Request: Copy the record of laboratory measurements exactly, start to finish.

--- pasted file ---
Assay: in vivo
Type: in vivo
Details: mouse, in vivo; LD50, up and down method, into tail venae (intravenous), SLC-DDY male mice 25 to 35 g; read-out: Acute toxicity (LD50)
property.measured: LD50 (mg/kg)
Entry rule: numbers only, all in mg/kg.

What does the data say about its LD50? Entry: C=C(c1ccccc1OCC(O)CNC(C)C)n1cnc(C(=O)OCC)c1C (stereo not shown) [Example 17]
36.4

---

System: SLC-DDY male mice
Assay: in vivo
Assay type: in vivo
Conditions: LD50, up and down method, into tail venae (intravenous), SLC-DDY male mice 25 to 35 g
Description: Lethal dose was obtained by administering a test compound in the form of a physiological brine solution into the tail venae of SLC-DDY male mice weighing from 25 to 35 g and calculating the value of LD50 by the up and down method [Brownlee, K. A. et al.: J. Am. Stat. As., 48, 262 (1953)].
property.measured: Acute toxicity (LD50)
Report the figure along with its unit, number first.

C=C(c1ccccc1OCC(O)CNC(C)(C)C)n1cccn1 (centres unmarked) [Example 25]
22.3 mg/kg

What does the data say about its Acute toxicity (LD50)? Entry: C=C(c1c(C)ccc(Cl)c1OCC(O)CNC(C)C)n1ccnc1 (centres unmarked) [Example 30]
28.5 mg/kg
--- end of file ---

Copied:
Assay: in vivo
Type: in vivo
Details: mouse, in vivo; LD50, up and down method, into tail venae (intravenous), SLC-DDY male mice 25 to 35 g; read-out: Acute toxicity (LD50)
property.measured: LD50 (mg/kg)
Entry rule: numbers only, all in mg/kg.

What does the data say about its LD50? Entry: C=C(c1ccccc1OCC(O)CNC(C)C)n1cnc(C(=O)OCC)c1C (stereo not shown) [Example 17]
36.4

---

System: SLC-DDY male mice
Assay: in vivo
Assay type: in vivo
Conditions: LD50, up and down method, into tail venae (intravenous), SLC-DDY male mice 25 to 35 g
Description: Lethal dose was obtained by administering a test compound in the form of a physiological brine solution into the tail venae of SLC-DDY male mice weighing from 25 to 35 g and calculating the value of LD50 by the up and down method [Brownlee, K. A. et al.: J. Am. Stat. As., 48, 262 (1953)].
property.measured: Acute toxicity (LD50)
Report the figure along with its unit, number first.

C=C(c1ccccc1OCC(O)CNC(C)(C)C)n1cccn1 (centres unmarked) [Example 25]
22.3 mg/kg

What does the data say about its Acute toxicity (LD50)? Entry: C=C(c1c(C)ccc(Cl)c1OCC(O)CNC(C)C)n1ccnc1 (centres unmarked) [Example 30]
28.5 mg/kg